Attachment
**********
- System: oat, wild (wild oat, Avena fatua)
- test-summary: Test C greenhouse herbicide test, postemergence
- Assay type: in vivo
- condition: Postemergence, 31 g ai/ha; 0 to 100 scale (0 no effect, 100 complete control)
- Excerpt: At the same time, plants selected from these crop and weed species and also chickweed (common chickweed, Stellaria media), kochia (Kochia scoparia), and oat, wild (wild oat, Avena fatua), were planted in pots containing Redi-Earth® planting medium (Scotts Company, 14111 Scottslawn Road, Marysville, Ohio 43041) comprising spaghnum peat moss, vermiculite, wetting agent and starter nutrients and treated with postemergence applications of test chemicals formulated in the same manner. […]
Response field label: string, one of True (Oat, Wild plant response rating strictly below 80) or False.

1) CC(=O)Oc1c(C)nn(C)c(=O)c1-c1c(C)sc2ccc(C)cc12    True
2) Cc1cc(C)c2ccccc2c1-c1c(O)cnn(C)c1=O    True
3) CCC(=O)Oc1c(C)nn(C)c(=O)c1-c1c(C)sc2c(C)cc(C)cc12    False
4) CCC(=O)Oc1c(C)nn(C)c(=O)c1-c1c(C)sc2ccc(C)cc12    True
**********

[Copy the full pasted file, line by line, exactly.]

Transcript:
- System: oat, wild (wild oat, Avena fatua)
- test-summary: Test C greenhouse herbicide test, postemergence
- Assay type: in vivo
- condition: Postemergence, 31 g ai/ha; 0 to 100 scale (0 no effect, 100 complete control)
- Excerpt: At the same time, plants selected from these crop and weed species and also chickweed (common chickweed, Stellaria media), kochia (Kochia scoparia), and oat, wild (wild oat, Avena fatua), were planted in pots containing Redi-Earth® planting medium (Scotts Company, 14111 Scottslawn Road, Marysville, Ohio 43041) comprising spaghnum peat moss, vermiculite, wetting agent and starter nutrients and treated with postemergence applications of test chemicals formulated in the same manner. […]
Response field label: string, one of True (Oat, Wild plant response rating strictly below 80) or False.

1) CC(=O)Oc1c(C)nn(C)c(=O)c1-c1c(C)sc2ccc(C)cc12    True
2) Cc1cc(C)c2ccccc2c1-c1c(O)cnn(C)c1=O    True
3) CCC(=O)Oc1c(C)nn(C)c(=O)c1-c1c(C)sc2c(C)cc(C)cc12    False
4) CCC(=O)Oc1c(C)nn(C)c(=O)c1-c1c(C)sc2ccc(C)cc12    True